29th Apr2011

Glee: The Music Presents The Warblers

by Will


I haven’t really discussed Glee much on this site. I actually wrote a pretty scathing review of the “sneak preview” that Fox aired back in ’09, but it’s still sitting in draft form. Basically, I didn’t think the show would last, but I wanted to give it a chance to prove itself. After a bit, I became happy with myself for not publishing that post, as I fell in love with the show.

Season 1 of Glee was this musical quirk fest that shouldn’t exist, yet somehow became popular – kinda like Lady Gaga. You’d ask anyone why they liked it, and you’d get the Apple Jacks response: “I dunno. I just do.” Glee launched a bit slowly, but then exploded after winter hiatus during its first season. Of course, the candle that burns brightest burns fastest. Season 2 started off contrived, and just continued to go downhill. In conversations I’ve had with folks, I’ve pointed out that I was driven away by how preachy the character of Kurt had become. If you want to know more about that viewpoint, we can handle that in another post. Mainly, I felt that few of the characters were likable, and it was no longer worth tuning in just to hear the gold that comes from Brittany and Santana’s mouths – especially when those lines will just end up on twitter.

My biggest problem with the second season, however, is the role that the music now fulfills: in the first season, the plot dictated the song choices, but now it’s the other way around, as the song choices have begun to dictate the plot. It was already illogical that these kids would break out in song this much, but now it’s harder to believe that they all suffered Britney Spears-centric hallucinations from a visit to the dentist. These are Sitcom Season 6 plotlines, when the cast is just trying to burn off some stories to add to the syndication count. Glee now feels like an odd combination of lazy/forced, as you can tell that a lot of work went into the musical aspect, but they’re just so lazy in setting up a *reason* for said music. So, I gave up on the show about 6 episodes into the season. However, one good thing did come from this season: The Warblers.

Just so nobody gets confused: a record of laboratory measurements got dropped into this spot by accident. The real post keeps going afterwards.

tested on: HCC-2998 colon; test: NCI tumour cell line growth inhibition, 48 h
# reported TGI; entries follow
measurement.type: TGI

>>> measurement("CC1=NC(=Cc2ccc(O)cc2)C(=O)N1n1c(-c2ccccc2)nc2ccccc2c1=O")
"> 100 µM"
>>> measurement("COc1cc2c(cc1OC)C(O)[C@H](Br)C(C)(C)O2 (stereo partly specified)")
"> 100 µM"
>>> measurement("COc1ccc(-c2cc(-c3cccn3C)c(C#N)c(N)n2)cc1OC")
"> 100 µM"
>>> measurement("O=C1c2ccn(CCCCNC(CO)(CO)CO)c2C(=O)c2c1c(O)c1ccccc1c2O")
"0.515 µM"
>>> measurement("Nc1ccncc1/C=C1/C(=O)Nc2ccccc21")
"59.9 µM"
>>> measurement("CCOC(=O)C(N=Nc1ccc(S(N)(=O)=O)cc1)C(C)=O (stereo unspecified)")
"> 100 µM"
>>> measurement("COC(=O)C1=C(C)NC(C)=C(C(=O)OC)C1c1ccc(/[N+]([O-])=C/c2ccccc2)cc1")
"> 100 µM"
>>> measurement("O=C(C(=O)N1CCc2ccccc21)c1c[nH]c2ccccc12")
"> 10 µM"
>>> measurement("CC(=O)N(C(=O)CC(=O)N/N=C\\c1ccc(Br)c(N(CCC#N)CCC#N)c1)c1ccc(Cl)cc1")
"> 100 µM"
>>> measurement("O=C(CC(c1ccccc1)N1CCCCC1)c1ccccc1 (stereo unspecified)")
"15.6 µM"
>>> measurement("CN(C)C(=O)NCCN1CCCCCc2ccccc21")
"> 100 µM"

I dropped out of Glee just as The Warblers were introduced, so I don’t know the full story there (nor do I care enough to wiki it). I know Kurt was thinking of transferring to Dalton Academy, and his new school would feature this A-MAH-zing all-male group called The Warblers. While New Directions music contained instrumentation, The Warblers were full-on a cappella, bringing a new sound to the show while also showing people that not all show choirs are a cappella (and vice versa).

Once I gave up the show, I continued downloading the songs, as I still liked the music – especially the songs that clearly had unique arrangements and weren’t just karaoke versions of Top 40 hits. The tracks that never failed to impress me all came from The Warblers. Not only do they tackle some pretty intricate arrangements, but they also have a sound remiscent of late 90s collegiate a cappella, which was a time before technology came to dominate those recordings. Currently, as technology has become cheaper, a cappella recordings have started abusing autotune as much as Top 40 radio.

The main force behind The Warblers’ sound would be the Tufts Beelzebubs, an all-male collegiate a cappella group from Tufts University. The Bubs dominated a cappella during the late 90s/early ’00s with a clean blend that was achieved through talent and effective mixing, but didn’t overuse unnecessary effects. The current Bubs actually contribute the vocals for The Warblers, and it’s nice to hear that the group is still amazing at what they do. When you meet someone on the street and tell them you sang a cappella, they always ask “Oh, like Rockapella?”. Yeah, sure, but what we really wanted to be were The Bubs, The Derbies, The Crosbies or The Dukesmen. So, you could say I’m a fan.

I finally got around to listening to Glee: The Music Presents The Warblers, which collects the Warbler songs that have been featured on the show. I had heard tracks here and there, but after listening to them altogether, I feel that this is once of the best a cappella albums I’ve heard in QUITE some time. From start to finish, from song selection to blend, this is a nearly flawless collection. Plus, it’s nice that Chris Colfer has a platform where his voice can finally shine. He has that distinctive voice where, in an a choral setting, it would be a bitch to get him to blend, but the trade-off would be that he’s a dynamic soloist.